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It seems to be all Rufus, all the time leading up to the première of Prima Donna on Friday Night (I’ve already taken note of things I anticipate will annoy me in press coverage of the event here.)
Last night BBC1 aired a documentary about Wainwright and his new composition, combining a quite thorough profile of his life and career thus far with some great footage of early Opera North rehearsals for the upcoming show.
A highlight was an interview with Renée Fleming, who was very complimentary towards Wainwright’s music and spoke out against the way opera is increasingly becoming a museum art form.
Wainwright spoke passionately about opera “his religion and saving grace”, and shared some hilarious videos of himself as a teenager acting out his favourite operas with his cousins. In Tosca he played Scarpia and swept about narrating in an impeccable pantomime villain voice.
If you want to see an example of Rufus’ love of opera, google his video “April fools” (It’s not on youtube at the moment for some copyright reason or another). It’s just one of his pop songs, but in the clip he gallivants around with several doomed opera herones, including Tosca, Cio-Cio San from Madama Butterfly and Mimi from La Boheme.
The program suffered from some of the usual hyperbole “…we follow Rufus as he takes on his biggest challenge yet. Creating from scratch a new opera” (as opposed to all those old operas he’s composed by running together advertising jingles), and excessive focus on his personal life and struggles with drug addiction.
As I’ll be reviewing Prima Donna on the weekend I might as explain how I came to be a fan of Rufus (the story of why I’m a fan of opera is a longer story that will have to wait for another day).
It starts with Bowie. All good stories begin with David Bowie. I was at a music shop and picked up a copy of Wainwright’s fourth album, Want Two, thinking it was David Bowie’s The Man Who Sold the World. They do look pretty similar:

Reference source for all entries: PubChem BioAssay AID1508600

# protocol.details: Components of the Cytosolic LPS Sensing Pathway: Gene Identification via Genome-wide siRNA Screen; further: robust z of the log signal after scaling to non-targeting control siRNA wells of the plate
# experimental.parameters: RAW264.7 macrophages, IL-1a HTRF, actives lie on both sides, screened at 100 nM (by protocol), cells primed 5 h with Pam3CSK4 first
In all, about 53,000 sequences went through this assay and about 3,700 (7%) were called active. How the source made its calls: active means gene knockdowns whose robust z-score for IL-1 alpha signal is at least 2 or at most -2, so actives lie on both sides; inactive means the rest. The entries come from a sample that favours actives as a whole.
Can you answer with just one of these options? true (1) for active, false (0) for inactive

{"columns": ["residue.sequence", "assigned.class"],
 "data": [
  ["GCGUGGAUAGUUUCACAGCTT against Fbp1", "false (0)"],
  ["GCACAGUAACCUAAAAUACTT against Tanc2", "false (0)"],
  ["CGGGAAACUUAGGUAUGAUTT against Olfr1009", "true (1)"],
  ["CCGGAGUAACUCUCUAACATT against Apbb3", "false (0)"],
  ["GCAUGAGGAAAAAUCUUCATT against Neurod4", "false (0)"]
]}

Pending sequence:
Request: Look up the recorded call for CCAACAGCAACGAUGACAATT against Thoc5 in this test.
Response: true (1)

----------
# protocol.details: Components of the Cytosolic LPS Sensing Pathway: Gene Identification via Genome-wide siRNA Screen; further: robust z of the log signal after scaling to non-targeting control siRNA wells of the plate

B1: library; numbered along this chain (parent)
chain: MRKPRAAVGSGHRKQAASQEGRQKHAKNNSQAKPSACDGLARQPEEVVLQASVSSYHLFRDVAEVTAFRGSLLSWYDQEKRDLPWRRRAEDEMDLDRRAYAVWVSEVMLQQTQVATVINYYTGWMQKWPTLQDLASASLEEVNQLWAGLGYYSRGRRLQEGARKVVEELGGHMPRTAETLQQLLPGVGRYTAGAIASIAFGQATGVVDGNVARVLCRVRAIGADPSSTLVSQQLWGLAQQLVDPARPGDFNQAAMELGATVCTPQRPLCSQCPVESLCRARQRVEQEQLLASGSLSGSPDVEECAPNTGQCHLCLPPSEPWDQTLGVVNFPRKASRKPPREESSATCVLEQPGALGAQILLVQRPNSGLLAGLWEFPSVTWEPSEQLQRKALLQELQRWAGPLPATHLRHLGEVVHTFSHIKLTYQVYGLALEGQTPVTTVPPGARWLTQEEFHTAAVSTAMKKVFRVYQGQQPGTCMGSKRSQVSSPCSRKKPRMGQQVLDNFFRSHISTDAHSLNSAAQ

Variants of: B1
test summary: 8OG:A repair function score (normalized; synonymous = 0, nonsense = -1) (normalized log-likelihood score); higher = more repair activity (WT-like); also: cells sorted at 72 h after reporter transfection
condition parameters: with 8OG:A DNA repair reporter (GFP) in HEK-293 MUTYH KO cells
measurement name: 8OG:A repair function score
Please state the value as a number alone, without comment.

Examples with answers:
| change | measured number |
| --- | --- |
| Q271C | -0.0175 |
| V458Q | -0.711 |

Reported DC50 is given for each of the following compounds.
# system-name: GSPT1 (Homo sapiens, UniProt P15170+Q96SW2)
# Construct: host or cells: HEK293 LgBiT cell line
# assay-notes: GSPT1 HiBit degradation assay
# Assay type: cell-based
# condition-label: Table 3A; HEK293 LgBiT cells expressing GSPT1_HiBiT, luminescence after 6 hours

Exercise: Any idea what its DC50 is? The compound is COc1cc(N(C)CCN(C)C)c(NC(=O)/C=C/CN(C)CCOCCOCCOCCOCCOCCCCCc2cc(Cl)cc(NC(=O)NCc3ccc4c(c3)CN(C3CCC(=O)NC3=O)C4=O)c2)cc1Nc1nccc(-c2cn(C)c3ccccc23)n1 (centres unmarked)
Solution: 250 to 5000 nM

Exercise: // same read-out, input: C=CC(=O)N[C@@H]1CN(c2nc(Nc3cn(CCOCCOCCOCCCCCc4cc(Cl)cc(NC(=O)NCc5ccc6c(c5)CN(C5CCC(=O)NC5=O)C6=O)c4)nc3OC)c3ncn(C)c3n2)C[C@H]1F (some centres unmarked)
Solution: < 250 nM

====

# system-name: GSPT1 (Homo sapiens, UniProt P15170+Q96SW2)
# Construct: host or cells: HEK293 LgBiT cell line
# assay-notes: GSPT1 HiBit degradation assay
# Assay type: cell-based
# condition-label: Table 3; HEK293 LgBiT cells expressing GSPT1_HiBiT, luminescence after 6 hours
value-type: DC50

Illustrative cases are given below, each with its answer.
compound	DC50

I eventually realised that it wasn’t some new release of Bowie, but bought the CD anyway and was very impressed by Rufus’ melodic, instrumental style. I saw him play in Sydney early last year and was blown away by his performance on stage.
Now I’m not claiming that Rufus is going to win the prize for young-ish-musician-sort-of-like-Bowie (because I’ve already handed that prize out to someone who shares his interest in electronic music) but I think Rufus and Bowie have a similarly theatrical performance persona.
I’m not jumping to any conclusions about what sort of composer Wainwright will be. I realise Prima Donna might not be any good. At very least he seems to be passionate enough about the form to give it a really good shot – non-traditional composers have done opera really well before.
But I love new music, and can’t wait to get to Manchester and have a look.
…And not just about developments in naked opera.
I wrote this article while I was traveling around the US at the beginning of last year. It was published in Sydney University’s student paper in March, despite the slightly haughty over-explanation of basic issues in US politics.
Can’t wait till ’08:
[Between Castles] looks toward the next US Presidential election.
The landslide victory of the Democrats in the midterm elections late last year signalled not only a shift in public attitude towards George W Bush and the war in Iraq, but also a dramatic change in the distribution of political power in the US. While the next presidential election is almost two years away, strategists in Washington are already turning their attention to what effect this change in political climate might have on the next big race.
I arrived in the US in early February this year, on the eve of Barack Obama’s announcement of his contention for the Democratic Presidential nomination. The next day thousands of supporters gathered for his address at the old state capitol building in Springfield, Illinois, where President Lincoln had delivered his famous “house divided” speech almost a hundred and fifty years before.